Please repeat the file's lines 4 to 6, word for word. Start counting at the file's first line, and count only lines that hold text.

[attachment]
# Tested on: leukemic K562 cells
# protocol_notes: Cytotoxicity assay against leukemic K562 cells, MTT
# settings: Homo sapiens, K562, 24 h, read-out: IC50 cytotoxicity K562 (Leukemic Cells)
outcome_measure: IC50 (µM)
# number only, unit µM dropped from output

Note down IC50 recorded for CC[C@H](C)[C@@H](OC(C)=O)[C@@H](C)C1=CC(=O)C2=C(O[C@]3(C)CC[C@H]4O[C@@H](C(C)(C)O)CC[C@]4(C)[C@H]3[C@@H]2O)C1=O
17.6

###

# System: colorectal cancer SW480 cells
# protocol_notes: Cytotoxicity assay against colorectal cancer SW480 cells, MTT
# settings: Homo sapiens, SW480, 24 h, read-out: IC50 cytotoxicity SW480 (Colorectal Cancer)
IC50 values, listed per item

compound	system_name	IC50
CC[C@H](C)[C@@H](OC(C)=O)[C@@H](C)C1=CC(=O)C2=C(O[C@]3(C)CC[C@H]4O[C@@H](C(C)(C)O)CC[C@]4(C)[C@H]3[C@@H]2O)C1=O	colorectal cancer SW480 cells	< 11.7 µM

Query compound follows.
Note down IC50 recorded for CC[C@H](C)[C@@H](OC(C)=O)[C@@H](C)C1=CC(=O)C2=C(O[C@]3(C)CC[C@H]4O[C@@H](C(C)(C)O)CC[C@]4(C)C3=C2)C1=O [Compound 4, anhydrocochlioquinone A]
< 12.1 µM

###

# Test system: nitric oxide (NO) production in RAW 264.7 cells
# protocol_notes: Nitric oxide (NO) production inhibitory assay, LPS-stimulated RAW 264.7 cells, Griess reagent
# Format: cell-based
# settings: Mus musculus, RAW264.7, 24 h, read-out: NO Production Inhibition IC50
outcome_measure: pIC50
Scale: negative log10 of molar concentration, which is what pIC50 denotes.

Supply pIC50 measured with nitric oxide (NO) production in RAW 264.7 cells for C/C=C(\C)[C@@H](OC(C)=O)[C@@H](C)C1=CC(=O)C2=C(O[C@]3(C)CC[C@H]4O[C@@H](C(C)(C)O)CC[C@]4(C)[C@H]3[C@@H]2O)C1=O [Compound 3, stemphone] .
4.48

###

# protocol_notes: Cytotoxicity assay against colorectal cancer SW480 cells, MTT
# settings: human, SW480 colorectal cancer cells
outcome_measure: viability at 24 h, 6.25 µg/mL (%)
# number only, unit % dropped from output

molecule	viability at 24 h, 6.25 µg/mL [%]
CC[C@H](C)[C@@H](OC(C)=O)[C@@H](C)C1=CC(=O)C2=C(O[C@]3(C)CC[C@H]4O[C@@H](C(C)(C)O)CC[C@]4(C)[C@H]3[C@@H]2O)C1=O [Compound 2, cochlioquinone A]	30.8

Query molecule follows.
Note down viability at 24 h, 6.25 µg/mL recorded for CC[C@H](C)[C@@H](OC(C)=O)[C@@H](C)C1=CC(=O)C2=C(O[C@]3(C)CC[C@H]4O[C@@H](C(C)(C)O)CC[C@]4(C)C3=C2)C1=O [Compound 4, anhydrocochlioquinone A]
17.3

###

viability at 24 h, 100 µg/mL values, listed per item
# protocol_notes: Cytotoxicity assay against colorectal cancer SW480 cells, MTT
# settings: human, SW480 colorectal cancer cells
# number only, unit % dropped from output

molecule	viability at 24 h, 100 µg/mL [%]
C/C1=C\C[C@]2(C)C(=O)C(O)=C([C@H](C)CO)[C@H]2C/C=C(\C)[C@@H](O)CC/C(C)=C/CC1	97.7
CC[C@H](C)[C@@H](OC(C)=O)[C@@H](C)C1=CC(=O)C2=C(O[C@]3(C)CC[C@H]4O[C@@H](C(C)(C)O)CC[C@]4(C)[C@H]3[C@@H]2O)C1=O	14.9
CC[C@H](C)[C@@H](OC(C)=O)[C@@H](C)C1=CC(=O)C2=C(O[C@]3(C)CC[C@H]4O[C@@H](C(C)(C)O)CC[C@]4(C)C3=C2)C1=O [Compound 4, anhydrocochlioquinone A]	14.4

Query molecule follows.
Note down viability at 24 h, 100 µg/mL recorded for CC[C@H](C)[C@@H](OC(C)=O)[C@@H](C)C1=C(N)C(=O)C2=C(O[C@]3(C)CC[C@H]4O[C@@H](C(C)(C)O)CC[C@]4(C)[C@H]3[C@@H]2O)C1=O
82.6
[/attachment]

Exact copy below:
outcome_measure: IC50 (µM)
# number only, unit µM dropped from output

Note down IC50 recorded for CC[C@H](C)[C@@H](OC(C)=O)[C@@H](C)C1=CC(=O)C2=C(O[C@]3(C)CC[C@H]4O[C@@H](C(C)(C)O)CC[C@]4(C)[C@H]3[C@@H]2O)C1=O